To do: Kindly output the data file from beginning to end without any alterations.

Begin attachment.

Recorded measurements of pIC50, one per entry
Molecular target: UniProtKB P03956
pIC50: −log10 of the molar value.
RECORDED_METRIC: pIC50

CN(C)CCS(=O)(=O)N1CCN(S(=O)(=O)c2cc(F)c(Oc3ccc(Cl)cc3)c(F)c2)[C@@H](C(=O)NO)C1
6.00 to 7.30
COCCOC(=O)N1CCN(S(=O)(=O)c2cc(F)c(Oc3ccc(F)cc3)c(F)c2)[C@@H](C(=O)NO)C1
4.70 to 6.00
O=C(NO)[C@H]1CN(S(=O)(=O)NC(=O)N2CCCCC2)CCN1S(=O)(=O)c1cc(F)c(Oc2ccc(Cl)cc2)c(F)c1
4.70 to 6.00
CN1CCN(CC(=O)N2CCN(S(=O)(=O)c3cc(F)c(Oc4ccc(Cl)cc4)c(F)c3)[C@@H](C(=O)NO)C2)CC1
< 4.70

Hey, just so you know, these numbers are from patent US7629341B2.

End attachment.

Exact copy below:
Recorded measurements of pIC50, one per entry
Molecular target: UniProtKB P03956
pIC50: −log10 of the molar value.
RECORDED_METRIC: pIC50

CN(C)CCS(=O)(=O)N1CCN(S(=O)(=O)c2cc(F)c(Oc3ccc(Cl)cc3)c(F)c2)[C@@H](C(=O)NO)C1
6.00 to 7.30
COCCOC(=O)N1CCN(S(=O)(=O)c2cc(F)c(Oc3ccc(F)cc3)c(F)c2)[C@@H](C(=O)NO)C1
4.70 to 6.00
O=C(NO)[C@H]1CN(S(=O)(=O)NC(=O)N2CCCCC2)CCN1S(=O)(=O)c1cc(F)c(Oc2ccc(Cl)cc2)c(F)c1
4.70 to 6.00
CN1CCN(CC(=O)N2CCN(S(=O)(=O)c3cc(F)c(Oc4ccc(Cl)cc4)c(F)c3)[C@@H](C(=O)NO)C2)CC1
< 4.70

Hey, just so you know, these numbers are from patent US7629341B2.